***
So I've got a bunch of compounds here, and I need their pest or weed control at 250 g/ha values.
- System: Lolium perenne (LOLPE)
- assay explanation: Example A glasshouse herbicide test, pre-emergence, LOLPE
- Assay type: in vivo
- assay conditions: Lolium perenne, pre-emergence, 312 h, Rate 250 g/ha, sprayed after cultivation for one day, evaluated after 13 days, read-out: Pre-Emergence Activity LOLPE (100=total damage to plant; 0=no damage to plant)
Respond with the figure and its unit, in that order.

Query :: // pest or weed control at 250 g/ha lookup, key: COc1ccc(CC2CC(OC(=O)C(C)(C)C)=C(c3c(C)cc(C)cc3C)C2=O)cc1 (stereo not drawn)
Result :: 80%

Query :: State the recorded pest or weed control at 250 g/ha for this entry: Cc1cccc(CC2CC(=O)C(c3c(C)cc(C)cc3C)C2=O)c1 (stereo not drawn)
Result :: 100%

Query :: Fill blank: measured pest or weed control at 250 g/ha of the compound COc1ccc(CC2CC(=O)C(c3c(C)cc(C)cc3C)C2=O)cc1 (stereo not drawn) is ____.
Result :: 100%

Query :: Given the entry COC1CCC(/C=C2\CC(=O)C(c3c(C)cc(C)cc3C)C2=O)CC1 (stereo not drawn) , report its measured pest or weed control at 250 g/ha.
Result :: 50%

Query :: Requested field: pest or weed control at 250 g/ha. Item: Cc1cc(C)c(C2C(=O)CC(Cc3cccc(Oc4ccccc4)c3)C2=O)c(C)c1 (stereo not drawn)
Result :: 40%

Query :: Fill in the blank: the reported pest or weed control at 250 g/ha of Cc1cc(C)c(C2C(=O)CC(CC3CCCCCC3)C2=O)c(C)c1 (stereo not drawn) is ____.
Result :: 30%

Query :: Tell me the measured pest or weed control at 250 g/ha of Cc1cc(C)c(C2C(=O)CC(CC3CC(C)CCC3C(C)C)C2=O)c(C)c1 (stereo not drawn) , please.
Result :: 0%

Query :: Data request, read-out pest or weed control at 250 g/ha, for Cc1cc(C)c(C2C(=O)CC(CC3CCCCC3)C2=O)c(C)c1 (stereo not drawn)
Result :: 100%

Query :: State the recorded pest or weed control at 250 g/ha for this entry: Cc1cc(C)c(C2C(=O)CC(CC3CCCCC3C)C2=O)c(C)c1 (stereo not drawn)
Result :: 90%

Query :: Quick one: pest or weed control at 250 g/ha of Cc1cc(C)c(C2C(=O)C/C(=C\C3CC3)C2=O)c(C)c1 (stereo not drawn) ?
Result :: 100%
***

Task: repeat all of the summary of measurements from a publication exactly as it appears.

So I've got a bunch of compounds here, and I need their pest or weed control at 250 g/ha values.
- System: Lolium perenne (LOLPE)
- assay explanation: Example A glasshouse herbicide test, pre-emergence, LOLPE
- Assay type: in vivo
- assay conditions: Lolium perenne, pre-emergence, 312 h, Rate 250 g/ha, sprayed after cultivation for one day, evaluated after 13 days, read-out: Pre-Emergence Activity LOLPE (100=total damage to plant; 0=no damage to plant)
Respond with the figure and its unit, in that order.

Query :: // pest or weed control at 250 g/ha lookup, key: COc1ccc(CC2CC(OC(=O)C(C)(C)C)=C(c3c(C)cc(C)cc3C)C2=O)cc1 (stereo not drawn)
Result :: 80%

Query :: State the recorded pest or weed control at 250 g/ha for this entry: Cc1cccc(CC2CC(=O)C(c3c(C)cc(C)cc3C)C2=O)c1 (stereo not drawn)
Result :: 100%

Query :: Fill blank: measured pest or weed control at 250 g/ha of the compound COc1ccc(CC2CC(=O)C(c3c(C)cc(C)cc3C)C2=O)cc1 (stereo not drawn) is ____.
Result :: 100%

Query :: Given the entry COC1CCC(/C=C2\CC(=O)C(c3c(C)cc(C)cc3C)C2=O)CC1 (stereo not drawn) , report its measured pest or weed control at 250 g/ha.
Result :: 50%

Query :: Requested field: pest or weed control at 250 g/ha. Item: Cc1cc(C)c(C2C(=O)CC(Cc3cccc(Oc4ccccc4)c3)C2=O)c(C)c1 (stereo not drawn)
Result :: 40%

Query :: Fill in the blank: the reported pest or weed control at 250 g/ha of Cc1cc(C)c(C2C(=O)CC(CC3CCCCCC3)C2=O)c(C)c1 (stereo not drawn) is ____.
Result :: 30%

Query :: Tell me the measured pest or weed control at 250 g/ha of Cc1cc(C)c(C2C(=O)CC(CC3CC(C)CCC3C(C)C)C2=O)c(C)c1 (stereo not drawn) , please.
Result :: 0%

Query :: Data request, read-out pest or weed control at 250 g/ha, for Cc1cc(C)c(C2C(=O)CC(CC3CCCCC3)C2=O)c(C)c1 (stereo not drawn)
Result :: 100%

Query :: State the recorded pest or weed control at 250 g/ha for this entry: Cc1cc(C)c(C2C(=O)CC(CC3CCCCC3C)C2=O)c(C)c1 (stereo not drawn)
Result :: 90%

Query :: Quick one: pest or weed control at 250 g/ha of Cc1cc(C)c(C2C(=O)C/C(=C\C3CC3)C2=O)c(C)c1 (stereo not drawn) ?
Result :: 100%